However, the immediate reaction for traders was to sell the euro, and that euro selling only picked up steam throughout the day; the currency plummeted to an 11-year low against the U.S. dollar, breaking the $1.14 threshold.
While the ECB isn't admitting that a weaker euro is the desired effect, it is certainly a helpful and quick way to stimulate growth through more competitive exports.
Read MoreEuro falls to fresh 11-year low on ECB decision
"Bottom line, as I doubt even the ECB believes that this news will directly increase bank lending, it is likely all about further weakening the euro," wrote Peter Boockvar of The Lindsey Group after the announcement.
Some central banks have been more explicit about wanting their currencies to weaken to defend themselves from stronger currencies ahead of the ECB's major move and the weaker euro.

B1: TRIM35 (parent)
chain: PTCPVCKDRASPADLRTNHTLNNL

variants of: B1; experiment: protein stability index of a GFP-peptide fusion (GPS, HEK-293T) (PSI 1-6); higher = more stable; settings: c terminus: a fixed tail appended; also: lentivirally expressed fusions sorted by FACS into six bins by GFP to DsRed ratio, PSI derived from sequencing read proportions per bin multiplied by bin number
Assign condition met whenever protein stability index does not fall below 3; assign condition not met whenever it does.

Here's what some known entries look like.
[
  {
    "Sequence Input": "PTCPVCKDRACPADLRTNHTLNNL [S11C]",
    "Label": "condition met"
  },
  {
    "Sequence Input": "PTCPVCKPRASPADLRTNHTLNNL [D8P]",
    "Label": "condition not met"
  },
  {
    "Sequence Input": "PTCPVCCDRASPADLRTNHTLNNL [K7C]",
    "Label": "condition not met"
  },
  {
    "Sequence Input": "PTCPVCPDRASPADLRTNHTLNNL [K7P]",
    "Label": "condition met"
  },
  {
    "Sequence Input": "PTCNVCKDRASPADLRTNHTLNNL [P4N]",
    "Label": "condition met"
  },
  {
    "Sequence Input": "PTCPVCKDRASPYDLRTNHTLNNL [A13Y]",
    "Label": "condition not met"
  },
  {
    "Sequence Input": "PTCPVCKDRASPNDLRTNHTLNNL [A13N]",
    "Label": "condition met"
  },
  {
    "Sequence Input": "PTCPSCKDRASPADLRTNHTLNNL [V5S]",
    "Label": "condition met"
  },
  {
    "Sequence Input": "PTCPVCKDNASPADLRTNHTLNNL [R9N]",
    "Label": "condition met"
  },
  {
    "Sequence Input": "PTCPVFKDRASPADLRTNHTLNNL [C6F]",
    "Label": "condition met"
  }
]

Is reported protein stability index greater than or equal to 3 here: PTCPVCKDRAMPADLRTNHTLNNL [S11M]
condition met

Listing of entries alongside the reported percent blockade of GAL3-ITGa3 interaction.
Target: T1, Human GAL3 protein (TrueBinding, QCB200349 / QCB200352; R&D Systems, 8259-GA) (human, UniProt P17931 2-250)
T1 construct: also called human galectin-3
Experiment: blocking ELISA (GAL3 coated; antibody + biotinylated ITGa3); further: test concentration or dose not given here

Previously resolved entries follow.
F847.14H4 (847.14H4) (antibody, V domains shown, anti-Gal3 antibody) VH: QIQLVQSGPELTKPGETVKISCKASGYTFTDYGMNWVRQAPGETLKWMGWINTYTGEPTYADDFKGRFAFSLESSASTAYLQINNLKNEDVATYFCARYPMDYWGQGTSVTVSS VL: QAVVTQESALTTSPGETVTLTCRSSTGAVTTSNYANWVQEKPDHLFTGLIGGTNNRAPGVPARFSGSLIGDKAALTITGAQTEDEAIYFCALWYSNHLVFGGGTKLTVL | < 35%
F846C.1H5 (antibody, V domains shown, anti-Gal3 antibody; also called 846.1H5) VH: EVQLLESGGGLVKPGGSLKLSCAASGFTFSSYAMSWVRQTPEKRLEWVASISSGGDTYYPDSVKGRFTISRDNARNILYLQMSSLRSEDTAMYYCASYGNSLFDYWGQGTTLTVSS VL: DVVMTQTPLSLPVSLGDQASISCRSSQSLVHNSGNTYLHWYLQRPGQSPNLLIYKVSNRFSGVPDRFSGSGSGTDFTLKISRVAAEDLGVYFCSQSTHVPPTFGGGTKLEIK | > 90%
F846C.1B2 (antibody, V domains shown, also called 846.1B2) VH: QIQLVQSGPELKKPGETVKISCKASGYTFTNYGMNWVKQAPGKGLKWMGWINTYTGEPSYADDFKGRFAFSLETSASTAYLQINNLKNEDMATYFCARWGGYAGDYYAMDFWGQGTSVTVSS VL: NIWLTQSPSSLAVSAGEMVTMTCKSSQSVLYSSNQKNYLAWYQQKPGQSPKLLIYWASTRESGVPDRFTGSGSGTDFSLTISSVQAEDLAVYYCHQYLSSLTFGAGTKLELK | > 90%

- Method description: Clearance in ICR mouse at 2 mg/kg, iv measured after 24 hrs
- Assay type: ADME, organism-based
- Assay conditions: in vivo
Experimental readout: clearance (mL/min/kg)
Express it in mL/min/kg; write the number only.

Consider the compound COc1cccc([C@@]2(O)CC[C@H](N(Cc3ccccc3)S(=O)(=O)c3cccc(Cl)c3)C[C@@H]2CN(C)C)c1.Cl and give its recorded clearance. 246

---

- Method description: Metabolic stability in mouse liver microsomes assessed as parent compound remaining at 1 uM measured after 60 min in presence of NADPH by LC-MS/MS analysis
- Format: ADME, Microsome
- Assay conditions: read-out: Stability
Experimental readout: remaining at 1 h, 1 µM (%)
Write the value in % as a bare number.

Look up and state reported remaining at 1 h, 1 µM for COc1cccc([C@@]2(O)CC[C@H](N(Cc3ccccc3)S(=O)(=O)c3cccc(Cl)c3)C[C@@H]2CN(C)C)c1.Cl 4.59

The Danish central bank cut its main interest rate to minus 0.35 percent Thursday morning, from minus 0.20 percent, the second rate cut in a week. Denmark pegs its currency, the krone, to the euro, so it is trying to keep flows from racing out of the krone ahead of ECB action and a weaker euro.
Switzerland similarly anticipated a weaker euro and took a momentous and shocking step of ending the cap of the Swiss franc.
"Abandoning it now would arguably be less costly than defending if, as it seems likely the euro will continue to decline and the dollar will continue to appreciate," wrote Marc Chandler of Brown Brothers Harriman.
Read MoreECB needs to buy more bonds than Fed: CIO
Canada this week shocked markets by cutting interest rates for the first time since 2010, citing the sharp plunge in oil and its negative impact on the Canadian economy, which depends on oil exports.